THE LOVE SONGS OF W.E.B. DU BOIS (Fiction, 2021)
The great scholar, W. E. B. Du Bois, once wrote about the Problem of race in America, and what he called “Double Consciousness,” a sensitivity that every African American possesses in order to survive. Since childhood, Ailey Pearl Garfield has understood Du Bois’s words all too well. Bearing the names of two formidable Black Americans—the revered choreographer Alvin Ailey and her great grandmother Pearl, the descendant of enslaved Georgians and tenant farmers—Ailey carries Du Bois’s Problem on her shoulders. Ailey is reared in the north in the City but spends summers in the small Georgia town of Chicasetta, where her mother’s family has lived since their ancestors arrived from Africa in bondage. From an early age, Ailey fights a battle for belonging that’s made all the more difficult by a hovering trauma, as well as the whispers of women—her mother, Belle, her sister, Lydia, and a maternal line reaching back two centuries—that urge Ailey to succeed in their stead. To come to terms with her own identity, Ailey embarks on a journey through her family’s past, uncovering the shocking tales of generations of ancestors—Indigenous, Black, and white—in the deep South. In doing so Ailey must learn to embrace her full heritage, a legacy of oppression and resistance, bondage and independence, cruelty and resilience that is the story—and the song—of America itself.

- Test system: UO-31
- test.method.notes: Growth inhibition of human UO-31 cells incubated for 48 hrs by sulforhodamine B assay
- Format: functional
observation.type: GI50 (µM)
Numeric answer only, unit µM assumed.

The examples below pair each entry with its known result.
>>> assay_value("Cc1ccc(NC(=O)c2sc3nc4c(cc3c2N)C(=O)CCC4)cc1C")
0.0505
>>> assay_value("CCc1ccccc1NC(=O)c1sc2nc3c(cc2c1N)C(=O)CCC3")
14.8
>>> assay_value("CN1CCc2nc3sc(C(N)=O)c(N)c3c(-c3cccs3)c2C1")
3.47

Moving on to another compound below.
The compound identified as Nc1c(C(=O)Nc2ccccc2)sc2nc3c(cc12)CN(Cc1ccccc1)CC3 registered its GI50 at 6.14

THE AGE OF PHILLIS (Poetry, 2020)
n 1773, a young, African American woman named Phillis Wheatley Peters published a book of poetry that challenged Western prejudices about African and female intellectual capabilities. Based on fifteen years of archival research, The Age of Phillis, by award-winning writer Honorée Fanonne Jeffers, imagines the life and times of Wheatley: her childhood in the Gambia, West Africa, her life with her white American owners, her friendship with Obour Tanner, and her marriage to the enigmatic John Peters. Woven throughout are poems about Wheatley’s “age”―the era that encompassed political, philosophical, and religious upheaval, as well as the transatlantic slave trade. For the first time in verse, Wheatley’s relationship to black people and their individual “mercies” is foregrounded, and here we see her as not simply a racial or literary symbol, but a human being who lived and loved while making her indelible mark on history.

THE GLORY GETS (Poetry, 2015)